The prospects of war between North Korea and South Korea, officially the Democratic People’s Republic of Korea (DPRK) and the Republic of Korea (ROK), respectively, are frightening for reasons both obvious and less apparent. Technically still at war, the two sides maintain an uneasy armistice that vacillates between shared dreams of unification and vitriolic threats of destruction. China, officially the People’s Republic of China (PRC), Russia and the United States have also played significant roles in events in the region while adding to the threat of a nuclear war between great powers. Currently, tensions are running hot. Kim Jong Un, the DPRK’s ‘Supreme Leader’ and ‘Great Comrade’, has all but abandoned any hope of reunification, recently amending his nation’s constitution to establish the ROK as his country’s “principal enemy”.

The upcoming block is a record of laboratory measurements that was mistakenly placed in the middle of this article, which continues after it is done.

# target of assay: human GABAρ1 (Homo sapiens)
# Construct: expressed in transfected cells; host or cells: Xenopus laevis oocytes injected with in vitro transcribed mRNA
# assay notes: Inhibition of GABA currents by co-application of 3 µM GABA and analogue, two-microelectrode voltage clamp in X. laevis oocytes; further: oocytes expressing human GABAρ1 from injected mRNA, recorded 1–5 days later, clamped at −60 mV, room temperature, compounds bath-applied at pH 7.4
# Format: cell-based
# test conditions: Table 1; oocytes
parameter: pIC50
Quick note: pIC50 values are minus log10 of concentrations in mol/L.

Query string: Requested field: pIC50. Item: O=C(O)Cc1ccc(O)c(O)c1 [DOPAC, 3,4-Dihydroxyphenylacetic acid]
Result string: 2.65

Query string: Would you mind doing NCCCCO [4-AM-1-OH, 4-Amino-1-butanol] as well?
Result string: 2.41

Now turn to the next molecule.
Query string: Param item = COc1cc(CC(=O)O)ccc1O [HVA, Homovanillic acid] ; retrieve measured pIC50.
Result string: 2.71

The UK also has a card to play in the region through organisations and treaties; it remains a core member of the United Nations Command, tasked with enforcing the armistice and repelling another DPRK invasion. Additionally, with AUKUS steadily asserting itself, developments in the South China Sea could entangle the UK in unexpected conflict. The recent harrying of a Norwegian ship by a Chinese jet is but a hint of the increasingly contested space in the region. Within the context of that sobering realisation, an analysis of inter-Korean relations is undoubtedly warranted; it would be in the UK’s interest to pay greater attention to the current environment in Northeast Asia, assess the probability of escalation and, ultimately, determine the effects it could have on its interests in the region.